MASERU — TAM Industries managing director Thabang Mothae is claiming M50 140 from Alfa Plant Hire (Pty) Ltd as compensation for losses his company allegedly suffered in 2002.
The case finally opened in the High Court on Thursday, with Mothae telling Justice Maseshophe Hlajoane how his company struggled to pay workers after an Alfa Plant Hire excavator had destroyed heaps of quarry stones belonging to TAM Industries.
“In 2002, while constructing the road between Ha-Thetsane and Ha-Tikoe, a grader belonging to Alfa Plant Hire threw heaps of our quarry into the drainage and, as a result, we incurred huge losses because the quarry was no longer usable,” Mothae said.
“I know the grader belonged to Alpha Plant Hire because we were working at the same site.
“We even went to Maseru City Council for mediation in our dispute where Alpha accepted liability.”
Mothae said the company struggled to pay its workers on that particular day because they had not been productive.
“We were paying the workers on a daily basis, but Maseru City Council intervened and the company was able to pay the employees,” he said.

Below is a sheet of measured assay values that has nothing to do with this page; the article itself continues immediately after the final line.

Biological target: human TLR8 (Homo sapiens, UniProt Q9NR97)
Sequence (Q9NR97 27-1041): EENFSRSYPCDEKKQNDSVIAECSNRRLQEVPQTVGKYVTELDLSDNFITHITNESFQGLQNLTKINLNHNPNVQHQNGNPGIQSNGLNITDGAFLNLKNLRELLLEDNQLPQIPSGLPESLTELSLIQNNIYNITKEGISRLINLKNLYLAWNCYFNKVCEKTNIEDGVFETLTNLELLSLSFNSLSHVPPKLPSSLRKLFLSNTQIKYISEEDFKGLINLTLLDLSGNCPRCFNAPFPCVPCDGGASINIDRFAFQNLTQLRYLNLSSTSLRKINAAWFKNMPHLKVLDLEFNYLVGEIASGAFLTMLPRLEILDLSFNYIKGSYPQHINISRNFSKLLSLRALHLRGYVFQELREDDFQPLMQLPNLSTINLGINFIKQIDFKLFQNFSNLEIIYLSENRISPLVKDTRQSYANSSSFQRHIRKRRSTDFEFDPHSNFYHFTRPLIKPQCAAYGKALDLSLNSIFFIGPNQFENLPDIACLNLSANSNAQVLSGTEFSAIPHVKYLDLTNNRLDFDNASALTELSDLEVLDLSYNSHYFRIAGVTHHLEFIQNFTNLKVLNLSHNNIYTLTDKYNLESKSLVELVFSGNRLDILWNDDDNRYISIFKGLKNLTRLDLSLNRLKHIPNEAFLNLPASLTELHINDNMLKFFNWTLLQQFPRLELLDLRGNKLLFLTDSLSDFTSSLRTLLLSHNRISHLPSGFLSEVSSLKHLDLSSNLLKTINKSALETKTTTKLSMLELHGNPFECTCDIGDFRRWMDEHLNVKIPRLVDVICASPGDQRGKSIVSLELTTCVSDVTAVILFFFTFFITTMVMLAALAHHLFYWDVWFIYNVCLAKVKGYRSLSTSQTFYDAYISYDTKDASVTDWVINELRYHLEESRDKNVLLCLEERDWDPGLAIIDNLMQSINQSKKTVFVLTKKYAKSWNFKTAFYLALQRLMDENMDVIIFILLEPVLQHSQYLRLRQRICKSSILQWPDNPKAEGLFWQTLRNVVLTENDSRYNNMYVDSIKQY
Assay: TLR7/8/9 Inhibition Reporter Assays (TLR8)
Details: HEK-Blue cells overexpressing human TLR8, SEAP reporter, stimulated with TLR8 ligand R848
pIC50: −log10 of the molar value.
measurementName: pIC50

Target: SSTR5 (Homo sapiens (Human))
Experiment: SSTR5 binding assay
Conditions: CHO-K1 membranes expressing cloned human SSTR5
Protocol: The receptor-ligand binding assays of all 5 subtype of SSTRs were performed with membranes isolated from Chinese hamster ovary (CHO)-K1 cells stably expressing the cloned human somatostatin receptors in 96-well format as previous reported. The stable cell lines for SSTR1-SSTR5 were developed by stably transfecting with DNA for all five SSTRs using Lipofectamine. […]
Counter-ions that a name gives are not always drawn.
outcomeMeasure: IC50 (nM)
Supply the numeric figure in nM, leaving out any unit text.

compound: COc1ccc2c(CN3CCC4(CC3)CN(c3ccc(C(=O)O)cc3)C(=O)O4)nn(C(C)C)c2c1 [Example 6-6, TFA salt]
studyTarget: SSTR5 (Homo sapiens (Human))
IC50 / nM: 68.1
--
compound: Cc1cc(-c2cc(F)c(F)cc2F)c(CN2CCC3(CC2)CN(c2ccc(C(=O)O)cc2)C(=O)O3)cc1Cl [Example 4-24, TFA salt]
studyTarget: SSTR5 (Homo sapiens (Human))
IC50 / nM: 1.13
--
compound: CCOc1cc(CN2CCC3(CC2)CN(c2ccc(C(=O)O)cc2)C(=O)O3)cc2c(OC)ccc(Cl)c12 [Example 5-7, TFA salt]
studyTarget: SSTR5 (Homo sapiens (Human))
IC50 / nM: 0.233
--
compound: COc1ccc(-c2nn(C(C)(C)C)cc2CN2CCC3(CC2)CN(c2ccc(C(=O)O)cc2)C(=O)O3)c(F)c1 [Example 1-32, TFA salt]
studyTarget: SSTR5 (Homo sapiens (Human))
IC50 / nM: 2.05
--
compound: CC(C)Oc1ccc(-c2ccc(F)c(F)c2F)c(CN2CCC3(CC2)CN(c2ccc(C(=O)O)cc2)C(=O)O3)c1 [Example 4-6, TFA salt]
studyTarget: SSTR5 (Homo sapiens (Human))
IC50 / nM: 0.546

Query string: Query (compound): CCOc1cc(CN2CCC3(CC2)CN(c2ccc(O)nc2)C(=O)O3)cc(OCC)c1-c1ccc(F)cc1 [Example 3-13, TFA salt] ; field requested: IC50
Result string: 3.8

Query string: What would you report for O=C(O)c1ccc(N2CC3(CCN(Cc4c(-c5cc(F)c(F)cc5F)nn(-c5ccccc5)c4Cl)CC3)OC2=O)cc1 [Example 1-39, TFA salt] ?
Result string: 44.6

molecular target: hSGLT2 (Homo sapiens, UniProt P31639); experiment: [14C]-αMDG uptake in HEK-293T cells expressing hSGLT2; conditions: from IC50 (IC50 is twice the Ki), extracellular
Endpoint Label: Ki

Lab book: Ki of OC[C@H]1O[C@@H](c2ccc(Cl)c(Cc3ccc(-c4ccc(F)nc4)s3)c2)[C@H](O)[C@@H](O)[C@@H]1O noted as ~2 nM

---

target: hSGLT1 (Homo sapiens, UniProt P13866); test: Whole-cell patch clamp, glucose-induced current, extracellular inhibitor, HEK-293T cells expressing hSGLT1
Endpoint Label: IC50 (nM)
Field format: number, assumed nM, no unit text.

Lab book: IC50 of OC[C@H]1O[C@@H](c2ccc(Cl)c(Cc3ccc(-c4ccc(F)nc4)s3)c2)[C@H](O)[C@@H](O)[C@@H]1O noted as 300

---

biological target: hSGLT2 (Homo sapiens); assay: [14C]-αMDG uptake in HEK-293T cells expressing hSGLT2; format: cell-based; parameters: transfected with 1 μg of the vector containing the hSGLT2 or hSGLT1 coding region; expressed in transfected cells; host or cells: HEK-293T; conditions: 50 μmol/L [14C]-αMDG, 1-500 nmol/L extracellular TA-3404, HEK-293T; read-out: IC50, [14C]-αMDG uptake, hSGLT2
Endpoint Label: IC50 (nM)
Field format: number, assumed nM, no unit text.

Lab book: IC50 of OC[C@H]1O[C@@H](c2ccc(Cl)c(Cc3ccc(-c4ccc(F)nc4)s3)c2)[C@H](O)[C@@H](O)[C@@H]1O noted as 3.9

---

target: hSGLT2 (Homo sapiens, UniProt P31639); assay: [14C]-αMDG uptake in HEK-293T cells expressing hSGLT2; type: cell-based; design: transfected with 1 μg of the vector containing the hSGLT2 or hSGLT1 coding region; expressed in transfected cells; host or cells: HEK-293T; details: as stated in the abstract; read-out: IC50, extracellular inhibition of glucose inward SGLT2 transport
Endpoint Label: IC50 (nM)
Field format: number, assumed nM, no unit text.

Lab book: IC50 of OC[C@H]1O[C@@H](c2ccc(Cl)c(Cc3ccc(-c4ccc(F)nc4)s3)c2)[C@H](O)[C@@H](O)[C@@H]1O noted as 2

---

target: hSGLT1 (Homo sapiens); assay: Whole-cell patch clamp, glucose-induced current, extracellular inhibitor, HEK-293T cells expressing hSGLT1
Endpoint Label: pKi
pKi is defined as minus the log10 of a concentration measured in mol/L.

“The estimation of the loss was made by senior engineer Seetsa of the Department of Rural Roads.
“I heard he is not available within the jurisdiction of this court because he is in South Africa. I don’t know his exact whereabouts.”
Mothae said he was seeking redress in the courts after finding no joy from the defendants despite their acceptance of responsibility at the time.
“We met with representatives of their company at the municipality soon after this happened,” he said.
“Alfa Plant Hire agreed their grader had spilled our quarry into the drain.”
Mothae’s lawyer, Molefi Ntlhoki, told the court: “We have established our case on a balance of probabilities.”
Ntlhoki explained his office had delivered summons to Alfa Plant Hire, but the deceased’s wife, Mapeo Makara, had allegedly refused to take them.
“My office assistant had to slide in the papers through the opening at the base of the closed door,” he said.
“I urge the court to look at the circumstantial value of our case, not the probative value.”